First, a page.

When is the best time to take a sleep supplement? The best time to take a sleep supplement depends on your use case. If you’re taking them to solve general insomnia during the nighttime, the best time to administer supplements is 30 minutes before bed or seven hours before your standard wake-up time. On the other hand, if you’re trying to solve jet lag, you should take supplements slightly ahead (around 30 minutes) of the time you want to fall asleep, even if you’re not tired yet.
What is the best sleep supplement for me? When choosing a sleep supplement, it’s useful to think about the root cause of your insomnia. If it’s caused by allergies, then sedative antihistamines are a sure bet. On the other hand, if you’re suffering from jet lag, then melatonin and prescribed hypnotics are the two most well-established treatment methods.
Are natural or drug/synthetic sleep aids better? Natural sleep supplements like valerian root often come with fewer side effects, but they may not be as efficacious as synthetic pills. Melatonin, for instance, doesn’t come with the addiction and dependency risks that commercial sleeping drugs do, but it can also be used to treat sleep disorders and regulate your body’s circadian rhythm. In some ways, natural sleep supplements are actually preferred to stronger, conventional alternatives because there’s a much lower risk of addiction and abuse.
If you only suffer from mild insomnia, taking melatonin or supplementing with lavender or valerian root may be enough to help you overcome your symptoms. However, if you try doing so and do not experience any relief, sedating antihistamines and prescribed drugs are likely to offer a slightly stronger effect.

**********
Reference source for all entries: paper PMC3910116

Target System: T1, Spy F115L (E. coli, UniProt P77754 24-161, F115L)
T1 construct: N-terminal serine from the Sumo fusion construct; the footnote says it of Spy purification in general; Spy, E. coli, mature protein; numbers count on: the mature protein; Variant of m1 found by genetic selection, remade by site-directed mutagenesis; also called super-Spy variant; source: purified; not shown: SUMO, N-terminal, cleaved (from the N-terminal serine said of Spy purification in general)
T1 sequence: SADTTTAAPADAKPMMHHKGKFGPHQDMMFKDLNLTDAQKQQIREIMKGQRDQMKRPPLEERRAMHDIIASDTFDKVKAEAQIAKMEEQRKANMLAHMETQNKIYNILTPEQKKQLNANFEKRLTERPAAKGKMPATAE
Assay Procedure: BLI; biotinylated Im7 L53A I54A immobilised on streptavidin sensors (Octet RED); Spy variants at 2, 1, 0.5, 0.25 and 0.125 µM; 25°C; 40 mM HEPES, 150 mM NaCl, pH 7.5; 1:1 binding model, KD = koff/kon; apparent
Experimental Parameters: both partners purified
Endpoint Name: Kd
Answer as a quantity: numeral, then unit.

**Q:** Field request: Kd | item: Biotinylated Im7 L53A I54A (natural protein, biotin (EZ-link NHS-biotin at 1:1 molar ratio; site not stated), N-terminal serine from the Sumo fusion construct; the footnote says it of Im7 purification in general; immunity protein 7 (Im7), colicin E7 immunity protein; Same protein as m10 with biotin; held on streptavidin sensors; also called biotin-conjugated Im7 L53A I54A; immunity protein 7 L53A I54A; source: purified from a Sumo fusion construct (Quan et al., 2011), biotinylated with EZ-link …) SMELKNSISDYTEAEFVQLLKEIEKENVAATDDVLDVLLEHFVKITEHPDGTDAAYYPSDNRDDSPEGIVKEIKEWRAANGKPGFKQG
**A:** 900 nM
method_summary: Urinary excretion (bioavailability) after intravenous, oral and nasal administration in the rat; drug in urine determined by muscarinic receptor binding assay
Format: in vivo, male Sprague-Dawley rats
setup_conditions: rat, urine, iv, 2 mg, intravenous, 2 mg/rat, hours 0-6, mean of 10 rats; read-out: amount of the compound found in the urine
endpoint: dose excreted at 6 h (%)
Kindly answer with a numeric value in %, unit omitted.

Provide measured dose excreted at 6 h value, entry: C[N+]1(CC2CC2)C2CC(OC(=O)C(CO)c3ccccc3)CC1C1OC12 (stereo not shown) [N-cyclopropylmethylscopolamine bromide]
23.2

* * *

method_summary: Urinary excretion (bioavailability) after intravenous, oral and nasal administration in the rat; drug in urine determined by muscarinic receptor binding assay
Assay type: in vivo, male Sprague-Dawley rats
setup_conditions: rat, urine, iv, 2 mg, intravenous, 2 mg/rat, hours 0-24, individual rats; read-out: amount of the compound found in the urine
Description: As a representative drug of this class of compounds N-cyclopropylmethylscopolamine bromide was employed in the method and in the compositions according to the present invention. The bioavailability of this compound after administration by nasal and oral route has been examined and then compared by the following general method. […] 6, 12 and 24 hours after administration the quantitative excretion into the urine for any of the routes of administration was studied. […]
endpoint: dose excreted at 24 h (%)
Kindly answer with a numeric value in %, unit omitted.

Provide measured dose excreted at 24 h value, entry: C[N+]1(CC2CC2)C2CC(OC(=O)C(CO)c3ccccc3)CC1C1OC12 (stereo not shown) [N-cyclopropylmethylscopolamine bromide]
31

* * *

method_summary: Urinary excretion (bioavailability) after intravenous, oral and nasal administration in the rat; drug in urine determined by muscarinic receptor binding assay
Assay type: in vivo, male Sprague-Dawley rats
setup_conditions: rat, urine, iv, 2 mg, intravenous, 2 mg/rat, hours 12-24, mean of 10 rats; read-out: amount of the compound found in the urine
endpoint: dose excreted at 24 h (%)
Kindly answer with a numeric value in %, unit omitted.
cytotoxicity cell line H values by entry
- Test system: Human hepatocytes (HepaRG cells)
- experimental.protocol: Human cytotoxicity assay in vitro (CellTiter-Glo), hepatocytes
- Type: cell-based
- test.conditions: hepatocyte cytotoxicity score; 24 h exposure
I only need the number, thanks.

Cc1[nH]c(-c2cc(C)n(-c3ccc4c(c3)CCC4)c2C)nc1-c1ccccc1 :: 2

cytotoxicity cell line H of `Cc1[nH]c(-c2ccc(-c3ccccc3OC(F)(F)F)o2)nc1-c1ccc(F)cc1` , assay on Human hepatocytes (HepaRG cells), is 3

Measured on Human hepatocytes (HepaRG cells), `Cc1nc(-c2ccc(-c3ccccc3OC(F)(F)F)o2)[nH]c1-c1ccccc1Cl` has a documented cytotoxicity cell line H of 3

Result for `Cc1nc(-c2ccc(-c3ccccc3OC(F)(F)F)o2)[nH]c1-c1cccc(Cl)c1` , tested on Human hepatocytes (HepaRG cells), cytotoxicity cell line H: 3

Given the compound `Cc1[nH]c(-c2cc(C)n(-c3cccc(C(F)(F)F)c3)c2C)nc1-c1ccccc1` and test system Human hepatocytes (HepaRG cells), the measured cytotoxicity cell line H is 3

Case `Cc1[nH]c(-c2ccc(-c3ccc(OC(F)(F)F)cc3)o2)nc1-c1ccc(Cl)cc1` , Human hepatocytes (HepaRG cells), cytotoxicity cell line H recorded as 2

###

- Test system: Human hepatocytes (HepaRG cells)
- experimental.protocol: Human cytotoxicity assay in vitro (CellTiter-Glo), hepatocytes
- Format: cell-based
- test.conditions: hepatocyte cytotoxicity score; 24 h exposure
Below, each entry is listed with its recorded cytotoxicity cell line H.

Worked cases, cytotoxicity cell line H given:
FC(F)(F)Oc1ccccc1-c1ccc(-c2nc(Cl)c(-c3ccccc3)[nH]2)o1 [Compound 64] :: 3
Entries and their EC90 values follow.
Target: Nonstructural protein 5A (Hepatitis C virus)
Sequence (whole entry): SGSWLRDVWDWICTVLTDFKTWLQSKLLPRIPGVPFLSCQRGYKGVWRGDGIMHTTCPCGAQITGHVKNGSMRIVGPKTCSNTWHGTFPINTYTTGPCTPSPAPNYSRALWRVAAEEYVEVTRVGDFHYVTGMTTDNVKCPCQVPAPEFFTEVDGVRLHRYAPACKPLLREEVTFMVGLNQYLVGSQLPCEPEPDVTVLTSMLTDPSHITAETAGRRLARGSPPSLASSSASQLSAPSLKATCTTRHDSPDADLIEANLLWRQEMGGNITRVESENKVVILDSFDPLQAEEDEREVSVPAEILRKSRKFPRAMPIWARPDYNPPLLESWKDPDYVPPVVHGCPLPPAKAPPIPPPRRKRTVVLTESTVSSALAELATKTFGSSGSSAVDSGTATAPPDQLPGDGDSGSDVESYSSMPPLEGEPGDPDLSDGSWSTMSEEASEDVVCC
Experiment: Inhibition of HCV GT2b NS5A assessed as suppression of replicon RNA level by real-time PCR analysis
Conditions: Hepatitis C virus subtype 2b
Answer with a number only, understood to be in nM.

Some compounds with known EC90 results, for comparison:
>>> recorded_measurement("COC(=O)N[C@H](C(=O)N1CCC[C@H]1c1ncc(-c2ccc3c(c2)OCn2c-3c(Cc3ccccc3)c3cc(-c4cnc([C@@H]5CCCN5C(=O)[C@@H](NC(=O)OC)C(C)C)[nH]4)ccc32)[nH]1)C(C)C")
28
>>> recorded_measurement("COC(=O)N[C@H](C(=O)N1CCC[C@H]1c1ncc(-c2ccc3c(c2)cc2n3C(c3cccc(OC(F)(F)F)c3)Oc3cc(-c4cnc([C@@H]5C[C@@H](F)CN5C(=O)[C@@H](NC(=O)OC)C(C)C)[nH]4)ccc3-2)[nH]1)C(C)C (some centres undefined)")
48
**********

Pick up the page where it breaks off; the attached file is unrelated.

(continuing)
Can I get hypnotic sleeping medication over the counter? No. While you can get antihistamines with sedating ingredients (like the diphenhydramine in Benadryl) over the counter, hypnotics like zolpidem and zaleplon are available only through a doctor’s prescription. They’re stronger and come with more side effects and potential complications, so acquiring them is a bit more difficult.
Does my body make melatonin naturally? Yes, melatonin is a naturally-produced hormone released by the pineal gland. However, in some people it may be released at abnormal levels or at strange times, resulting in daytime sleepiness, an unusual sleep schedule, or insomnia. As such, supplements can be used to treat related sleep disorders by giving the body melatonin at the appropriate time.
In short, various sleep aids and supplements like melatonin, sedating antihistamines, valerian root and lavender can help you sleep, but they come with many other benefits as well, such as ameliorating the effects of jet lag, offering allergy relief and even relaxing your mind and muscles.
The right supplement for you depends upon your particular cause of insomnia, as well as any other medical conditions or medications you may be dealing with, but that shouldn’t be an issue — a wide variety is available, both over the counter and as prescribed.